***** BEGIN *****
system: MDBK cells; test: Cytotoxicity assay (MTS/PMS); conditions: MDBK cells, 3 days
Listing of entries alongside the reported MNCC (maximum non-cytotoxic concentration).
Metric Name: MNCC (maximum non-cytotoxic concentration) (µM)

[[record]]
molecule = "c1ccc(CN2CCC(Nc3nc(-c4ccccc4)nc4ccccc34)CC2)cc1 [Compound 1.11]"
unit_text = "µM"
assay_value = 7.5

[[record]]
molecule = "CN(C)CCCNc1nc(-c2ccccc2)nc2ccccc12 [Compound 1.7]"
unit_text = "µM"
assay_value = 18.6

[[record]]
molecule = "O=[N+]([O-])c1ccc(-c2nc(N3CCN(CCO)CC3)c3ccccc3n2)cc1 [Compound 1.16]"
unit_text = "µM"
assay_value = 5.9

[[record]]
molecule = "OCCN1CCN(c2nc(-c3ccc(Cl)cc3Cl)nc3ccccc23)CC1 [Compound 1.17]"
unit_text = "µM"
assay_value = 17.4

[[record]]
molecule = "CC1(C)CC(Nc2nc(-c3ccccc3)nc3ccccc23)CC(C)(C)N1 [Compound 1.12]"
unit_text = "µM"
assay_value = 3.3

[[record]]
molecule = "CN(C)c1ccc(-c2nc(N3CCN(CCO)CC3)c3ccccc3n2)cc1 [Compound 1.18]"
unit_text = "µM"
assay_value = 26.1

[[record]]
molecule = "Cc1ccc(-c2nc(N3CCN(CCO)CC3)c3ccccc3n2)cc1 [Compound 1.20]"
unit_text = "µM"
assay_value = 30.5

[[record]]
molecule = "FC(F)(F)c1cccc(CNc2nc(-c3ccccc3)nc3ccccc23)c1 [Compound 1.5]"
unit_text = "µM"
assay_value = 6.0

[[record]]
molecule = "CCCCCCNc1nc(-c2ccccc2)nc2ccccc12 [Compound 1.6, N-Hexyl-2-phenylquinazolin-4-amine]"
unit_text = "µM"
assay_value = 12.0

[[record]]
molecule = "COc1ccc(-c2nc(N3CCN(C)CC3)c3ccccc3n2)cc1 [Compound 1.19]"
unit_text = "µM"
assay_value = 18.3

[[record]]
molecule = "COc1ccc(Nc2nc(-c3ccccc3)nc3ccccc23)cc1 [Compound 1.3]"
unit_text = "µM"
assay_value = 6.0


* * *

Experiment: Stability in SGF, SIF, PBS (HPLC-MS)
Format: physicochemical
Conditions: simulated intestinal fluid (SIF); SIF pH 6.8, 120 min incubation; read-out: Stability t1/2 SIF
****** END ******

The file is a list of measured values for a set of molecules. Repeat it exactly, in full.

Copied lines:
system: MDBK cells; test: Cytotoxicity assay (MTS/PMS); conditions: MDBK cells, 3 days
Listing of entries alongside the reported MNCC (maximum non-cytotoxic concentration).
Metric Name: MNCC (maximum non-cytotoxic concentration) (µM)

[[record]]
molecule = "c1ccc(CN2CCC(Nc3nc(-c4ccccc4)nc4ccccc34)CC2)cc1 [Compound 1.11]"
unit_text = "µM"
assay_value = 7.5

[[record]]
molecule = "CN(C)CCCNc1nc(-c2ccccc2)nc2ccccc12 [Compound 1.7]"
unit_text = "µM"
assay_value = 18.6

[[record]]
molecule = "O=[N+]([O-])c1ccc(-c2nc(N3CCN(CCO)CC3)c3ccccc3n2)cc1 [Compound 1.16]"
unit_text = "µM"
assay_value = 5.9

[[record]]
molecule = "OCCN1CCN(c2nc(-c3ccc(Cl)cc3Cl)nc3ccccc23)CC1 [Compound 1.17]"
unit_text = "µM"
assay_value = 17.4

[[record]]
molecule = "CC1(C)CC(Nc2nc(-c3ccccc3)nc3ccccc23)CC(C)(C)N1 [Compound 1.12]"
unit_text = "µM"
assay_value = 3.3

[[record]]
molecule = "CN(C)c1ccc(-c2nc(N3CCN(CCO)CC3)c3ccccc3n2)cc1 [Compound 1.18]"
unit_text = "µM"
assay_value = 26.1

[[record]]
molecule = "Cc1ccc(-c2nc(N3CCN(CCO)CC3)c3ccccc3n2)cc1 [Compound 1.20]"
unit_text = "µM"
assay_value = 30.5

[[record]]
molecule = "FC(F)(F)c1cccc(CNc2nc(-c3ccccc3)nc3ccccc23)c1 [Compound 1.5]"
unit_text = "µM"
assay_value = 6.0

[[record]]
molecule = "CCCCCCNc1nc(-c2ccccc2)nc2ccccc12 [Compound 1.6, N-Hexyl-2-phenylquinazolin-4-amine]"
unit_text = "µM"
assay_value = 12.0

[[record]]
molecule = "COc1ccc(-c2nc(N3CCN(C)CC3)c3ccccc3n2)cc1 [Compound 1.19]"
unit_text = "µM"
assay_value = 18.3

[[record]]
molecule = "COc1ccc(Nc2nc(-c3ccccc3)nc3ccccc23)cc1 [Compound 1.3]"
unit_text = "µM"
assay_value = 6.0


* * *

Experiment: Stability in SGF, SIF, PBS (HPLC-MS)
Format: physicochemical
Conditions: simulated intestinal fluid (SIF); SIF pH 6.8, 120 min incubation; read-out: Stability t1/2 SIF